FAIRFIELD (CBS SF) — A wind-fueled, three-alarm fire burning in Fairfield that threatened dozens of homes in the area of Mountain Meadow Drive was under control late Monday, according to authorities.

Fairfield Brush Fire Burns Near Homes

Homes on Mountain Meadows Dr. in Fairfield threatened by encroaching flames. (CBS)

The Mountain Meadows Fire burning near Link Road on Nelson Hill in Fairfield started around 4:40 p.m., according to the Fairfield Fire Department.

“When I was just on the phone with 911, trying to tell them approximately where it was, I would say it easily doubled from 10, 20 to 40 feet in a matter of 20-30 seconds,” said resident Arjun Johal.

Cal Fire provided air support to firefighters on the ground. The blaze charred 60 acres and was under control around 7:20 p.m. according to Lt. Jausiah Jacobsen.

Evacuations were lifted for about 30 homes on Scotch Pine Court, Early Amber Court and Sierra Court and businesses on Central Place, according to fire officials.

Cordelia Road was expected to remain closed until 10 p.m., and all other roads were reopened.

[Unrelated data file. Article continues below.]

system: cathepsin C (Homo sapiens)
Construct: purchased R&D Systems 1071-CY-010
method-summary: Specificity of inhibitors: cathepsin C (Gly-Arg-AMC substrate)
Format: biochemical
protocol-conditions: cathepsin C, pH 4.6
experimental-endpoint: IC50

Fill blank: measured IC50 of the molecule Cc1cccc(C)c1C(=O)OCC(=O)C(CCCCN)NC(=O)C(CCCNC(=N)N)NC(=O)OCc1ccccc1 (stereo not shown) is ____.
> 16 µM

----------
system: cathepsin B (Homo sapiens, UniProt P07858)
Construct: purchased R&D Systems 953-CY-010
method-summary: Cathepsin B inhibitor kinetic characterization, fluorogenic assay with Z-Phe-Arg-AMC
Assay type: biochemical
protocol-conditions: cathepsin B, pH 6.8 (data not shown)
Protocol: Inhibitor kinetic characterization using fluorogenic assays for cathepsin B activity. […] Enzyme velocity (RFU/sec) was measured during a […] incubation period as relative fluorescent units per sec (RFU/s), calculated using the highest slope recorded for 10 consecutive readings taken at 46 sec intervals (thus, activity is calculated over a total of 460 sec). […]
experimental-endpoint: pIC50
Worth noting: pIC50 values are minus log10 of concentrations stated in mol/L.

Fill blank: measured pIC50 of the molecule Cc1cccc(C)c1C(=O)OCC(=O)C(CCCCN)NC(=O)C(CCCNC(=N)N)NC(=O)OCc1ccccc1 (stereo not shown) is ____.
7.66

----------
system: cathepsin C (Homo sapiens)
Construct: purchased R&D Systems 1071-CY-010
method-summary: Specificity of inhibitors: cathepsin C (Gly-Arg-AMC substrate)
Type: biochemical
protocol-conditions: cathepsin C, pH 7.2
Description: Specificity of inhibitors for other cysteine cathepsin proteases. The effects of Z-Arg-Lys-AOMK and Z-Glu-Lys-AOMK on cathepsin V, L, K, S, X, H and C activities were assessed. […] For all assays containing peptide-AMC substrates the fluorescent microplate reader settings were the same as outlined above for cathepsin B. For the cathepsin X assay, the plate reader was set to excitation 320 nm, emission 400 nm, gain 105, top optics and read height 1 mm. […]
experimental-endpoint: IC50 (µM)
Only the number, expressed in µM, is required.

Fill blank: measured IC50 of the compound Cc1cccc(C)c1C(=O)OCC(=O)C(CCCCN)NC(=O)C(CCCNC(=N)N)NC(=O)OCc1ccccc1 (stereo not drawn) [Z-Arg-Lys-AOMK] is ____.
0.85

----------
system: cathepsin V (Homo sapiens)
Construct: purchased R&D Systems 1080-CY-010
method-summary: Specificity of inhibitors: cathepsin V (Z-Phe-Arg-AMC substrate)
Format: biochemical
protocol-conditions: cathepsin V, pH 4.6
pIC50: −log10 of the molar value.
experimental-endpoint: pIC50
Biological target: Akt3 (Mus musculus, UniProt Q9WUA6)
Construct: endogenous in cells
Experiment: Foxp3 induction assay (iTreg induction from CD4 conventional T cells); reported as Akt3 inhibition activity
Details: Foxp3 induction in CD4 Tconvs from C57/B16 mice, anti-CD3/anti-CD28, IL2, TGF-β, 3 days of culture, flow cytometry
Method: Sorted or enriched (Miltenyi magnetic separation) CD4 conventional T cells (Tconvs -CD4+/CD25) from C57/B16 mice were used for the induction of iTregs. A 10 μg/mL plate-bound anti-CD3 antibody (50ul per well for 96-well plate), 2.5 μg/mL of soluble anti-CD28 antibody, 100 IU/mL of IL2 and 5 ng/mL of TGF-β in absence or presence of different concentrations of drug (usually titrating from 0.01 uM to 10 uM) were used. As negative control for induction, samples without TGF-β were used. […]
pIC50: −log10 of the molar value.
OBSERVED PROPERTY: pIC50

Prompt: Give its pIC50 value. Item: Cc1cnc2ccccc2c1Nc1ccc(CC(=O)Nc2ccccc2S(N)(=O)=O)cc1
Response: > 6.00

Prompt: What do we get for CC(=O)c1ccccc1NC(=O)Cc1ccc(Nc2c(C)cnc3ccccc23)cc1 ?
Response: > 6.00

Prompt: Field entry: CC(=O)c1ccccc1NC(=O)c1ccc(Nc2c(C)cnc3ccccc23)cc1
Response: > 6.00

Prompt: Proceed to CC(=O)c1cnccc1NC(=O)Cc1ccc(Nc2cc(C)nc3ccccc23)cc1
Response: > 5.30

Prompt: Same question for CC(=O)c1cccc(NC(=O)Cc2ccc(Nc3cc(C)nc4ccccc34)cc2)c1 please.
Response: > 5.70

No homes were damaged and no injuries were reported, according to Fairfield Fire.

With the help from fire crews, residents were able to stop the fire at the edge of the fence, keeping the flames away from their homes.

Balwinder Pahal considers herself lucky as all of her sons were home at the time of the fire. They started hosing down the flames and got buckets of water to put out any hot spots. They also got help from the air, as an air tanker and helicopter slowed down the fire being fueled by the wind.

“It was too close and stupid people. Who knows how it started but these fires are scary,” said Pahal. “I’m thankful, I’m a deep prayer person and I said thank you god.”

The cause of the fire is still under investigation.

The wind also wreaked havoc in Rodeo as two fires merged into one and burned roughly 225 acres. It stayed some distance away from the Viewpointe neighborhood but it nearly damaged tanks on Union Oil Company property.

Steve Hill with the Contra Costa County Fire Department says, “Fires are fickle in this type of wind. So there’s a chance the wind will shift and drive the fire toward structures. Thankfully that did not happen in this case.”